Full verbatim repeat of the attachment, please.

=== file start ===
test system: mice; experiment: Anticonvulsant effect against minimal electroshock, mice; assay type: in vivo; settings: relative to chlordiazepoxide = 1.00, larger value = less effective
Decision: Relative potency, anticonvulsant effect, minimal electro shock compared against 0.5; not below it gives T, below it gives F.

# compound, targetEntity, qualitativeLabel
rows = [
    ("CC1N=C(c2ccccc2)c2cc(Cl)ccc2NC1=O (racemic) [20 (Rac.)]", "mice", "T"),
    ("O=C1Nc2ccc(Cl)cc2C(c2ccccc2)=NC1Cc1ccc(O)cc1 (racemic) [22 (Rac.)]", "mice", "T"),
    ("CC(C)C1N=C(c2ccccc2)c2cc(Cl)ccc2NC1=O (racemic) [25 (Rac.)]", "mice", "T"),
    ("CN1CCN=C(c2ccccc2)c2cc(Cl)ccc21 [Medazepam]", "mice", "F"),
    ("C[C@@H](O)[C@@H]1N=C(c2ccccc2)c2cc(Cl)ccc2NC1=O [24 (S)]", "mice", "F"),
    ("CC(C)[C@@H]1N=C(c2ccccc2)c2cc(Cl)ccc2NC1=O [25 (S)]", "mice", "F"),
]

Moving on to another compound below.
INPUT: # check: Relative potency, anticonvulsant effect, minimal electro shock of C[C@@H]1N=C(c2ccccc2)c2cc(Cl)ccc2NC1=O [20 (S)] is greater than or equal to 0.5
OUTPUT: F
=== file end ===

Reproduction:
test system: mice; experiment: Anticonvulsant effect against minimal electroshock, mice; assay type: in vivo; settings: relative to chlordiazepoxide = 1.00, larger value = less effective
Decision: Relative potency, anticonvulsant effect, minimal electro shock compared against 0.5; not below it gives T, below it gives F.

# compound, targetEntity, qualitativeLabel
rows = [
    ("CC1N=C(c2ccccc2)c2cc(Cl)ccc2NC1=O (racemic) [20 (Rac.)]", "mice", "T"),
    ("O=C1Nc2ccc(Cl)cc2C(c2ccccc2)=NC1Cc1ccc(O)cc1 (racemic) [22 (Rac.)]", "mice", "T"),
    ("CC(C)C1N=C(c2ccccc2)c2cc(Cl)ccc2NC1=O (racemic) [25 (Rac.)]", "mice", "T"),
    ("CN1CCN=C(c2ccccc2)c2cc(Cl)ccc21 [Medazepam]", "mice", "F"),
    ("C[C@@H](O)[C@@H]1N=C(c2ccccc2)c2cc(Cl)ccc2NC1=O [24 (S)]", "mice", "F"),
    ("CC(C)[C@@H]1N=C(c2ccccc2)c2cc(Cl)ccc2NC1=O [25 (S)]", "mice", "F"),
]

Moving on to another compound below.
INPUT: # check: Relative potency, anticonvulsant effect, minimal electro shock of C[C@@H]1N=C(c2ccccc2)c2cc(Cl)ccc2NC1=O [20 (S)] is greater than or equal to 0.5
OUTPUT: F